Pocket Medicine

GASTROENTEROLOGY

HEPATITIS

VIRAL

Hepatitis A (ssRNA; 30–45% of acute viral hepatitis in U.S.)

•  Transmission: fecal–oral route; contaminated food, water, shellfish; daycare ctr outbreaks

•  Incubation: 2–6 wk; no chronic carrier state

•  Sx: ↓ appetite, malaise, fever, N/V, RUQ pain, ± jaundice; rarely fulminant

•  Diagnosis: acute hepatitis =  IgM anti-HAV; past exposure =  IgG anti-HAV ( IgM)

•  Treatment for acute HAV supportive. Prevention: vaccinate children & Pts w/ chronic HBV, HCV (? if cost-effective) or other chronic liver disease (2 doses at 0, 6–12 mo)

•  Postexposure ppx: age 1–40 y → vaccine; age <1 or >40 y or immunosupp → Ig

Hepatitis B (dsDNA; ~45% of acute viral hepatitis in U.S.; Lancet 2009;373:582)

•  Transmission: blood (IVDU, transfusion), sexual, perinatal

•  Incubation: 6 wk–6 mo (mean 12–14 wk)

•  Acute infxn: 70% subclinical, 30% jaundice, <1% fulminant hepatitis (up to 60% mortality)

•  Chronic infxn: <5% (adult-acquired; higher if immunosupp), >90% (perinatally acquired); ~40% chronic carriers → cirrhosis; ↑ risk of cirrhosis if HCV, HDV or HIV coinfection

•  Hepatocellular carcinoma (w/ or w/o concurrent cirrhosis); ↑ risk w/ perinatal transmission & ↑’d HBV DNA. Screen chronic carriers w/ AFP & U/S vs. MRI q6mo.

•  Extrahepatic syndromes: PAN (<1%), MPGN, arthritis, dermatitis, PMR

•  Serologic and virologic tests

HBsAg: appears before sx; used to screen blood donors; persists >6 mo = chronic HBV

HBeAg: evidence of viral replication and ↑ infectivity

IgM anti-HBc: first Ab to appear; indicates acute infection window period = HBsAg become , anti-HBs not yet , anti-HBc only clue to infection

IgG anti-HBc: indicates previous (HBsAg ) or ongoing (HBsAg ) HBV infection

anti-HBe: indicates waning viral replication, ↓ infectivity

anti-HBs: indicates resolution of acute disease & immunity (sole marker after vac)

HBV DNA: presence in serum correlates w/ active viral replication in liver

Figure 3-7 Serologic course of acute HBV infection with resolution

•  Treatment for acute HBV: supportive; hospitalize for Δ MS or ↑ INR (liver transplant ctr)

•  Treatment for chronic HBV if: (1) HBeAg  w/ DNA >20,000 IU/mL & elevated ALT; (2) HBeAg  w/ DNA >2000 IU/mL & elevated ALT or liver bx demonstrates stage ≥2 fibrosis (NEJM2008;359:1486; Hep 2009;50:661; Clin Gas Hep 2011;9:285)

•  1st line is nucleo(s/t)ide analogues: entecavir or tenofovir; well tolerated & low resistance (1% for entecavir at 5 y in Rx-naïve Pts); at 5 y HBeAg seroconversion is 30–40% & loss of HBsAg is 5–10% (Gastro 2012;142:1360; Lancet 2013;381:468)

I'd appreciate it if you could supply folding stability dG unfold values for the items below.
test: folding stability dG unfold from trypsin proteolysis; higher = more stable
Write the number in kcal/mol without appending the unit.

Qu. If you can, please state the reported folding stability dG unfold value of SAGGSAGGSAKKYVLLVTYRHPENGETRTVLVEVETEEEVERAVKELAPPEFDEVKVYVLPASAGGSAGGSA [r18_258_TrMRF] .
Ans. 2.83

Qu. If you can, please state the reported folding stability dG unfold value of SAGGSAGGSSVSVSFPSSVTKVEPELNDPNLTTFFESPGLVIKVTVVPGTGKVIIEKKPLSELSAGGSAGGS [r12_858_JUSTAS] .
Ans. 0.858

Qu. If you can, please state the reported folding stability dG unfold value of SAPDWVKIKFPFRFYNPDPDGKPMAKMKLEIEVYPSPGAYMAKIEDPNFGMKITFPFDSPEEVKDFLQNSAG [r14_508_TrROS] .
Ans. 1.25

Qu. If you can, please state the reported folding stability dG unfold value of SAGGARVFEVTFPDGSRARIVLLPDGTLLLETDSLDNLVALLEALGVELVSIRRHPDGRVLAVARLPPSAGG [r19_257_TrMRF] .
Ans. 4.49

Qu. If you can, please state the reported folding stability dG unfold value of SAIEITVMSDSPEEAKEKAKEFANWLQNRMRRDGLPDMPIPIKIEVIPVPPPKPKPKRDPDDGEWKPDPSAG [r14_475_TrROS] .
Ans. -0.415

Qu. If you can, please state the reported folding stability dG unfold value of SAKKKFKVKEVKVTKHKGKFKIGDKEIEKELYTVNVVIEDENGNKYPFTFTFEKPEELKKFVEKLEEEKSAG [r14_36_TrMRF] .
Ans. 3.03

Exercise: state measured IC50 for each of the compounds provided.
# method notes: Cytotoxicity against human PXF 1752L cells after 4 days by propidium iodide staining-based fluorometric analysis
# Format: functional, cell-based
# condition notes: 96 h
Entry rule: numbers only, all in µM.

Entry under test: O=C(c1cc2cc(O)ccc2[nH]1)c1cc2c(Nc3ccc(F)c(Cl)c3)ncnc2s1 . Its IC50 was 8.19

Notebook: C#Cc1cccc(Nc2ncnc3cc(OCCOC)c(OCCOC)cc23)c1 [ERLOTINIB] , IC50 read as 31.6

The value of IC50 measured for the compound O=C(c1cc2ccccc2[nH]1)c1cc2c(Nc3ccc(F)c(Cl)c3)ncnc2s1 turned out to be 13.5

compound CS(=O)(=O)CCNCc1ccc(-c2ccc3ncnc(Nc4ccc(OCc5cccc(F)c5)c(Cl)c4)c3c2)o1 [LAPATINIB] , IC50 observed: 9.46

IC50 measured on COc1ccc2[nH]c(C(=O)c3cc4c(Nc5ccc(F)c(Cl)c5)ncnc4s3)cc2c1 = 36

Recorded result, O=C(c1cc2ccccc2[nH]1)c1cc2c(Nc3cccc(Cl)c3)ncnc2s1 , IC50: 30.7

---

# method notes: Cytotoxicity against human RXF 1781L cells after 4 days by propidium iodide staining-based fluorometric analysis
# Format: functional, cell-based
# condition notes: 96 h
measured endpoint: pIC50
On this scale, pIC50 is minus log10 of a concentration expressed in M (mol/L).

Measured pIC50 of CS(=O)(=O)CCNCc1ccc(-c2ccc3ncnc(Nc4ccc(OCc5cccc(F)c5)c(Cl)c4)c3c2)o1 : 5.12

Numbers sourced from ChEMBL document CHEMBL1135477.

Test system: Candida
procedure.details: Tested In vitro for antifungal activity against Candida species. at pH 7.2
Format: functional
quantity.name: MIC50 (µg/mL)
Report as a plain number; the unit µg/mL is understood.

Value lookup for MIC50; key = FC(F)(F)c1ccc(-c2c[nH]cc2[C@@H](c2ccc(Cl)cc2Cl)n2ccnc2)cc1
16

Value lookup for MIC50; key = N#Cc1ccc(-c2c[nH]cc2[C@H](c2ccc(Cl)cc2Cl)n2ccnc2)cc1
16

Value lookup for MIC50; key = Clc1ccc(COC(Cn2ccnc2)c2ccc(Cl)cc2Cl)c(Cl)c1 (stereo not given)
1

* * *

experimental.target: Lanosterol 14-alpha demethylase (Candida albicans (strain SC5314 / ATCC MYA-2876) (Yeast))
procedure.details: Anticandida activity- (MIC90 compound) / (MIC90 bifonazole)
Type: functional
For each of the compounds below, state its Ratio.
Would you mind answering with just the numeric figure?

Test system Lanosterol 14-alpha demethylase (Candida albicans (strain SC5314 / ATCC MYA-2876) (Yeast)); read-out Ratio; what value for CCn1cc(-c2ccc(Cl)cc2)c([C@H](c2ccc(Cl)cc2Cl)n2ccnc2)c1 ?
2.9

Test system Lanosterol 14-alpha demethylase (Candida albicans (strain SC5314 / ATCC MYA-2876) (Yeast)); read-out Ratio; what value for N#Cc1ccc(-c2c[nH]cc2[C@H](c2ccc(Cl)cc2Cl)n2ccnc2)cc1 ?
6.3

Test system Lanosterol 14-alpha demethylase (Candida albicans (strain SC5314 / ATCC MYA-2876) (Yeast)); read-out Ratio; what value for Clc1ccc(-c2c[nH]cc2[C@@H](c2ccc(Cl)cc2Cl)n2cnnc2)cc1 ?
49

•  PEG IFNɑ-2a: best rate of HBeAg seroconversion at 1 y (27%), low tolerability limits use

•  Goal: if HBeAg  → HBeAg , anti-HBe ; if HBeAg  or  seroconversion or Asian Pt → indefinite tx or until HBsAg clears (if ever)

•  If undergo liver transplant: HBIG + nucleo(s/t)ide analogue effective in preventing reinfection

•  HIV/HBV coinfection: Rx w/ 2 drugs active against both HBV & HIV (NEJM 2007;356:1445)

•  If inactive carrier scheduled to receive immunosuppression/chemotherapy → Rx

•  Prevention: vaccinate all infants & children and at-risk adults (3 doses 0, 1 & 6–12 mo)

•  Postexposure (risk infxn ~30%) ppx: HBIG → vaccine (if unvac or known nonresponder)

Hepatitis C (ssRNA; ~10% of acute viral hepatitis in U.S.; NEJM 2011;364:2429)

•  Transmission: blood (IVDU, transfusion) >> sexual; 20–30% w/o clear precipitant

•  Incubation: 1–5 mo; mean 6–7 wk

•  Natural hx

acute infxn: 80% subclinical; 10–20% sx hepatitis w/ jaundice; fulminant hepatitis very rare; prob of spont clearance a/w IL28B & HLA class II genotypes (Annals 2013;158:235)

chronic: up to 85% → chronic hepatitis, 20–30% of whom develop cirrhosis (after ~20 y) ↑ risk of cirrhosis in men, EtOH, HIV; HCC in 2–5% of cirrhotics/y

•  Extrahepatic syndromes: cryoglobulinemia, porphyria cutanea tarda (blistering rash in sun-exposed areas), MPGN, MGUS, IPF, NHL and DM

•  Serologic, virologic, & genetic tests

anti-HCV (ELISA):  in 6 wk, does not = recovery or immunity; can be  after recovery

HCV RNA:  w/in 2 wk, marker of active infection

HCV RIBA: used to confirm  anti-HCV ELISA in Pts w/ undetectable HCV RNA

HCV genotype (1–6): guides duration & predicts response to Rx

•  Dx: acute hepatitis =  HCV RNA, ± anti-HCV; resolved =  HCV RNA, ± anti-HCV; chronic =  HCV RNA,  anti-HCV

•  Treatment indications (Hep 2009;49:1335 & 2011;54:1433; NEJM 2013;368:1907)

Acute: if no spont. clearance at 8–12 wk, consider PEG-IFNɑ-2a/b ± RBV × 12–24 wk

Chronic: RNA , plus bx w/ either chronic hepatitis & fibrosis stage >1 or compensated liver disease (in genotype 2 or 3, may proceed to Rx w/o bx b/c high response rate)

•  Triple therapy (genotype 1): PEG-IFN ɑ-2a/b, RBV, & protease inhibitor (PI), either boceprevir (BOC) or telaprevir (TVR) (NEJM 2011;364:1195 & 2405). Rx 24–48 wk; SVR rate 30–80% based on variables such as advanced fibrosis, IL28B genotype, prior response to IFN and rapid virologic resp ( RNA at wk 4 [TVR] or wk 8 [BOC]) (Gastro 2012;142:1314)

•  Dual therapy (genotypes 2 & 3): PEG-IFNɑ-2a/b + RBV; Rx 24 wk; SVR rate ~80%

•  Goal is sustained virologic response (SVR) =  viremia 24 wk after completion of Rx

•  IFN-free regimens incl. replic. complex, polymerase, & microRNA-122 inhibs. & other direct acting antivirals under study (NEJM 2012;366:216; 2013;368:34, 45, 1685, 1867 & 1878)

•  Risks of Rx: flu-like sx, psych sx (if depressed can give SSRI), thyroid dysfxn, marrow suppression (can give EPO & G-CSF), hemolysis (RBV), sexual dysfxn; PIs w/ sig drug-drug interactions, worsen anemia, & TVR a/w rash/pruritus in 6%, DRESS/SJS in <1%

•  Contraindic.: decompensated cirrhosis, preg, severe psych illness, active substance abuse, severe cardiac/pulm disease, uncontrolled DM, seizure d/o, autoimmune disease